Minister for Defence
Senator the Hon David Johnston
Tabled in conjunction with a Ministerial Statement
11 December 2013
Over recent years successive Defence Ministers have reported to the Parliament on Australia’s commitment in Afghanistan.
It is proper that the Parliament and the Australian people are informed about major military operations where our men and women are in harm’s way.
So today I will provide an update on the completion of the Australian mission in Uruzgan and progress in the transition of security responsibility to the Afghan National Security Forces in Afghanistan.
I also intend to address Australia’s strong ongoing commitment to Afghanistan throughout 2014 and beyond.
Conclusion of operations in Uruzgan Province
Australian operations in Uruzgan province are drawing to a close.
On Tuesday 3 December 2013, the Commander of ISAF’s Regional Command South, Major General Paul LaCamera announced the Afghan National Security Forces have assumed responsibility for security in Uruzgan province.
Over the coming weeks the Australian Defence Force will complete its mission in Uruzgan and the majority of our people will return to Australia.
On 28 October, I was privileged to travel to Afghanistan with the Prime Minister to be present at the Recognition Ceremony at the Multi National Base – Tarin Kot in Uruzgan province.
The ceremony was also attended by the Leader of the Opposition in a show of bipartisan support for the achievements of our men and women in Afghanistan.
As is only right, both sides of Parliament have been consistent in Australia’s support to the mission in Afghanistan, and our long-term commitment to Afghanistan.
The ceremony formally acknowledged the contribution and sacrifice of Australia and our Coalition partners to the ISAF mission in Afghanistan in Uruzgan province.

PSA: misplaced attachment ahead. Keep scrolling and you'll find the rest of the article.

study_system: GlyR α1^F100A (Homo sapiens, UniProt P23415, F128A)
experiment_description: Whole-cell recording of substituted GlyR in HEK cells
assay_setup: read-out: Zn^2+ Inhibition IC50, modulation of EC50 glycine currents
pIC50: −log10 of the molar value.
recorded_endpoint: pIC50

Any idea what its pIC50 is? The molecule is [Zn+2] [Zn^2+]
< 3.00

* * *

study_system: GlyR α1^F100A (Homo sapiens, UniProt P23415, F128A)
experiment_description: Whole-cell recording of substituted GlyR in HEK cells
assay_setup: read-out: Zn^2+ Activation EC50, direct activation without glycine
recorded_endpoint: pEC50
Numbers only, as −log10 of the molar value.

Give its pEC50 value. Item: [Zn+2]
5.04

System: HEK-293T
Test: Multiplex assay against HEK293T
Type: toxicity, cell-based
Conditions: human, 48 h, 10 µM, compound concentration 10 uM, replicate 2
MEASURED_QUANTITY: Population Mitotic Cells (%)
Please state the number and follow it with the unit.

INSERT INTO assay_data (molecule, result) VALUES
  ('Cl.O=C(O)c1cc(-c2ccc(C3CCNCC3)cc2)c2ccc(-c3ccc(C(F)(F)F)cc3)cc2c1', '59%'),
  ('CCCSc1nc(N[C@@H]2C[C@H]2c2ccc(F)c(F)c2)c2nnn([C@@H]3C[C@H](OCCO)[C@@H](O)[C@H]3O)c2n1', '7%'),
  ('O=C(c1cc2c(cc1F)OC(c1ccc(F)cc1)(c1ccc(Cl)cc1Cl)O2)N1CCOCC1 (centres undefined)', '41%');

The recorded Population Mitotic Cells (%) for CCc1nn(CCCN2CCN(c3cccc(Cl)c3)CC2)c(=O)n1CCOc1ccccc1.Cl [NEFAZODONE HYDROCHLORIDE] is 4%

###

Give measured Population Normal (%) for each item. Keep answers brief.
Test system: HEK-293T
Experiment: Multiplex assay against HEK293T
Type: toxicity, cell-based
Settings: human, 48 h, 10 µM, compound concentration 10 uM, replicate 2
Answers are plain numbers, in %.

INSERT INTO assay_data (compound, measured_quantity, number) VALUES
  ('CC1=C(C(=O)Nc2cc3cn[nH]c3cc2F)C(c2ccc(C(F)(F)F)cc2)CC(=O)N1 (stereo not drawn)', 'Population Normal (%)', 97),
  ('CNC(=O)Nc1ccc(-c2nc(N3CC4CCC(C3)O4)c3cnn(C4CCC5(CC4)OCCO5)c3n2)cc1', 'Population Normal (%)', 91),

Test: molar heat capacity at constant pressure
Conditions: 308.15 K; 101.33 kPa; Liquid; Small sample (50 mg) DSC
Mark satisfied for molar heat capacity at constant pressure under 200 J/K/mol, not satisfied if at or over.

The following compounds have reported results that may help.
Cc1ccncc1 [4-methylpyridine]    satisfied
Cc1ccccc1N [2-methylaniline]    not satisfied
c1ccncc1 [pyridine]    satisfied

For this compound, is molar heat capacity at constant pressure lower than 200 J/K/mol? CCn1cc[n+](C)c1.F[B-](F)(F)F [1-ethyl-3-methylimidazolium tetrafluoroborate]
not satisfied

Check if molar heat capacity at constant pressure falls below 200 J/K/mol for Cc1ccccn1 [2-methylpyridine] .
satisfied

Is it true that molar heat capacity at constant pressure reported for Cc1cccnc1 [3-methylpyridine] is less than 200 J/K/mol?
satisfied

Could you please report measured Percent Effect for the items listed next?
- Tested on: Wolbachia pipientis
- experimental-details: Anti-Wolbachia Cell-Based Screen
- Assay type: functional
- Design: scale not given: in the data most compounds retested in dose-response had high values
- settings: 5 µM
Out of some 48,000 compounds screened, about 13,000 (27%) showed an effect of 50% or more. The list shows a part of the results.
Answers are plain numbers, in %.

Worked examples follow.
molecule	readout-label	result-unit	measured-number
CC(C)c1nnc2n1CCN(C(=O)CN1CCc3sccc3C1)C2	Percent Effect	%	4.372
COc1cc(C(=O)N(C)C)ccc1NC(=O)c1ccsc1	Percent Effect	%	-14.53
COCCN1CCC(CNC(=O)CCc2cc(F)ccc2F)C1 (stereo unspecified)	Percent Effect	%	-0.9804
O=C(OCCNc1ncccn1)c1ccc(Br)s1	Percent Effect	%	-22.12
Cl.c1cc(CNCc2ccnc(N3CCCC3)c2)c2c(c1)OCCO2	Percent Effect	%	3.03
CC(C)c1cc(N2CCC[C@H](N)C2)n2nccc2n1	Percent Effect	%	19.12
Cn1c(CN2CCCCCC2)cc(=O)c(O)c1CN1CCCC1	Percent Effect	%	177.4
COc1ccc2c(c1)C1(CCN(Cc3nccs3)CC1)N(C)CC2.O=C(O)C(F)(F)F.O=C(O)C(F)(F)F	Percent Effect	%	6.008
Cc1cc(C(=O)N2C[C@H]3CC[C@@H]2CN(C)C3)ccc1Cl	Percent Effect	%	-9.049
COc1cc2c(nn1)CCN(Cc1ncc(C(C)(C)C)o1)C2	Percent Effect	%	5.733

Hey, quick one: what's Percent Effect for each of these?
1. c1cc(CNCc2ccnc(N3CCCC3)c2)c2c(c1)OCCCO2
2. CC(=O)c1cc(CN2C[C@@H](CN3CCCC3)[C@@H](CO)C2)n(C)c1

What we have achieved in Uruzgan would not have been possible without the support of our international partners, including our traditional partner the United States and our NATO partners the Netherlands and Slovakia.
We have also been assisted by our regional partner Singapore who provided valuable support to the mission.
Key to the success in Uruzgan, and Afghanistan more broadly, has been the role and support provided by the United States.
Australian and United States Forces have worked side by side and we have embedded ADF personnel in ISAF and United States-based Headquarters.
During my recent visit to Brussels at the NATO/ISAF Defence Ministers, I met with my United States counterpart, Secretary of Defence Chuck Hagel and Commander ISAF, General Joe Dunford.
During these meetings I acknowledged our shared commitments in Afghanistan and highlighted our close practical ties.
I would like to take this opportunity to acknowledge the professionalism and dedication shown by United States military leaders in Afghanistan.
In addition to recognising the efforts of ISAF members, the ceremony in Tarin Kot was an opportunity to recognise the achievements of the Afghan National Security Forces since we have been in Uruzgan.
Over the past 16 months, the Afghan National Security Forces has taken the security lead in the province.
During this period, insurgent efforts to undermine security in Uruzgan have been countered by well-led and increasingly proficient Afghan National Security Forces.